According to the Independent Mon News Agency (IMNA), Dawei deep-sea port has already sparked intense concern among local villagers. The Dawei port authorities denied there had been any relocation, but a land owner told IMNA that villagers living near the site have been told to leave their homes. Others are terrified that they, too, will soon be forced to relocate and that their livelihoods will be ruined.

This will no doubt cause little concern in the boardroom of Italian-Thai – or in Government House. And sadly, Thailand is not the only Asian democracy moving politically unpalatable industries to Burma.

In March 2009, a renowned Indian scientist half-starved himself to death protesting a dam on a tributary of the Ganges. Professor AD Agarwal called off his fast after the authorities stopped work on the project, a 600 megawatt hydropower facility at Loharinag Pala in the Himalayas. Six months later, the project was cancelled.

Loharinag Pala is by no means the only hydro project which has faced fierce opposition in India. More famous still is the Narmada Dam Project, a series of huge dams on the Narmada River in Gujarat. Controversy has dogged the multi-billion-dollar scheme since the late 1980s, mostly over the relocation of some 200,000 people due to rising waters. Delhi eventually pushed the project through – but not without mass protests, hunger strikes and a high-profile campaign by novelist Arundhati Roy.

Now, India’s state-owned National Hydro Power Company Limited (NHPC) is eyeing huge hydro investments in Burma. In April, the Wall Street Journal suggested NHPC was planning two new 510-megawatt and 520-megawatt dams, noting that in India, “progress on hydroelectric power capacity addition has been slow due to environmental concerns and issues related to resettlement of people displaced because of the construction of dams”.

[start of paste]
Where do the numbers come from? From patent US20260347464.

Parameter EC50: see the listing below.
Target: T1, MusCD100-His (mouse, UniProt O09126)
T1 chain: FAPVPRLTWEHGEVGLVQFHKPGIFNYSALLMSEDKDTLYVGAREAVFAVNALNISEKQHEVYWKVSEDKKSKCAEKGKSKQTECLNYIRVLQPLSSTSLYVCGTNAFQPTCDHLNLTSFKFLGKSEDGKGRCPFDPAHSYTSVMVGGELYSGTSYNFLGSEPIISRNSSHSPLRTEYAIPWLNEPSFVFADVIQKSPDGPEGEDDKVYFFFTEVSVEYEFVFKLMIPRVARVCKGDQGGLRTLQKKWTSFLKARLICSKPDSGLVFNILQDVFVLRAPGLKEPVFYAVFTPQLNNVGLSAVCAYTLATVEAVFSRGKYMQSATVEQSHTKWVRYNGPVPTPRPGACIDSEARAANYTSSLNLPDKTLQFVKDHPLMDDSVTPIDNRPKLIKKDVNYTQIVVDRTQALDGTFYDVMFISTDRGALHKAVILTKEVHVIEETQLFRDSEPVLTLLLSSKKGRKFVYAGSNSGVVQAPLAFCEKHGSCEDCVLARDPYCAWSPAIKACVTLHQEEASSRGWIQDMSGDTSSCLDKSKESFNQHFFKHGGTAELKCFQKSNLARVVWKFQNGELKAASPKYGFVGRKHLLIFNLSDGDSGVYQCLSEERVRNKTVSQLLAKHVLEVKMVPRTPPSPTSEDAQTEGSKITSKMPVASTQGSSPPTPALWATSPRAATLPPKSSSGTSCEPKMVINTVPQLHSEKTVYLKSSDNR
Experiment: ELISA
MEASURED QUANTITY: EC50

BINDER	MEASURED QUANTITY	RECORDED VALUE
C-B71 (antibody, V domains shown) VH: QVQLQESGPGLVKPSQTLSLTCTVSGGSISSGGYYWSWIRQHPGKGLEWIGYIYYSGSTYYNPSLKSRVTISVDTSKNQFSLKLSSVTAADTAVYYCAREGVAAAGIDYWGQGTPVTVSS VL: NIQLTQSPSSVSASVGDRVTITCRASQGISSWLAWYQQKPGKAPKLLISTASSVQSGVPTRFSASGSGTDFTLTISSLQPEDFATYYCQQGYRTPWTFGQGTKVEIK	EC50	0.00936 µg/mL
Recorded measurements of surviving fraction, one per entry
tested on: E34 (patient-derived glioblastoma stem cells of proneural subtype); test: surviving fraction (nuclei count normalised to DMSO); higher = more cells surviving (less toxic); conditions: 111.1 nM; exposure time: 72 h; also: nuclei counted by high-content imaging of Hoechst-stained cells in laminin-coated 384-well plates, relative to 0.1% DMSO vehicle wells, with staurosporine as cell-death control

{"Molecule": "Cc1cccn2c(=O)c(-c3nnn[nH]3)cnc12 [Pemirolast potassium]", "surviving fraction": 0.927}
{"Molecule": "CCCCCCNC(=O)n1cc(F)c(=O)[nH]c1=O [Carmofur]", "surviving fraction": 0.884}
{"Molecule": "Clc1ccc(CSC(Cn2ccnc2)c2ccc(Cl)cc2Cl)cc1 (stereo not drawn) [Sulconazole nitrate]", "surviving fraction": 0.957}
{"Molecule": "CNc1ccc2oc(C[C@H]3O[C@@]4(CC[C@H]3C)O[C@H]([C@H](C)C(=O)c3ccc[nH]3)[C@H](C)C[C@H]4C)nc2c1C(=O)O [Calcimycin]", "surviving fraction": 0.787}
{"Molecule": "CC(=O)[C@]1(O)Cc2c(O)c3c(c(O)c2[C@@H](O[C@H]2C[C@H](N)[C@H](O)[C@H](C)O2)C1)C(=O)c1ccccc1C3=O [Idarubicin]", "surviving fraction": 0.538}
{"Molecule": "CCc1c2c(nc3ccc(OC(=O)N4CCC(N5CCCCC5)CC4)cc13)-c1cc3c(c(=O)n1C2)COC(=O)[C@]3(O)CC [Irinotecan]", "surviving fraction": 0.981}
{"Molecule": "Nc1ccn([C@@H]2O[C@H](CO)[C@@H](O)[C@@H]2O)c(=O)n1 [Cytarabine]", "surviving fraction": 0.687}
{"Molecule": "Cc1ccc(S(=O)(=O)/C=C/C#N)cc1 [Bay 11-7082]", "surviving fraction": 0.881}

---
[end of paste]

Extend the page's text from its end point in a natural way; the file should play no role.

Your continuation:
And these hydro projects will not be the Indian power giant’s first in Burma. Construction on the $US3 billion Tamanthi Dam on the Chindwin River in northern Burma started in 2007. The Burma Rivers Network, a coalition of dam-affected communities, claims 380 households in surrounding areas have already been forcibly relocated. The project will eventually displace 30,000 people and flood 17,000 acres of fertile farmland, according to BRN. Of the power the dam generates, 80 percent will go to India.

It’s hard to avoid the conclusion that India and Thailand are taking advantage of a lack of political accountability to do their dirty work in Burma. They are, of course, not the only countries doing so. China’s investment in hydro-power projects on Burmese rivers dwarfs that of India. In September 2008, environmental rights body EarthRights International claimed at least 45 Chinese multinationals were involved in 63 hydropower projects in Burma. These projects have resulted in the forced relocation of hundreds of thousands of Burmese citizens. This is not to mention China’s interests in mining, logging, oil and gas, all of which can have serious implications for Burma’s communities and natural environment.

Still, given its own authoritarian record, you could hardly accuse China of hypocrisy. As democracies in which citizens have some space to express dissent, it is more objectionable to see Thailand and India behaving the same way. Burma needs the political accountability that comes with real democracy. Otherwise, it risks becoming a dumping ground – for the kind of destructive industries its neighbours no longer want to tolerate.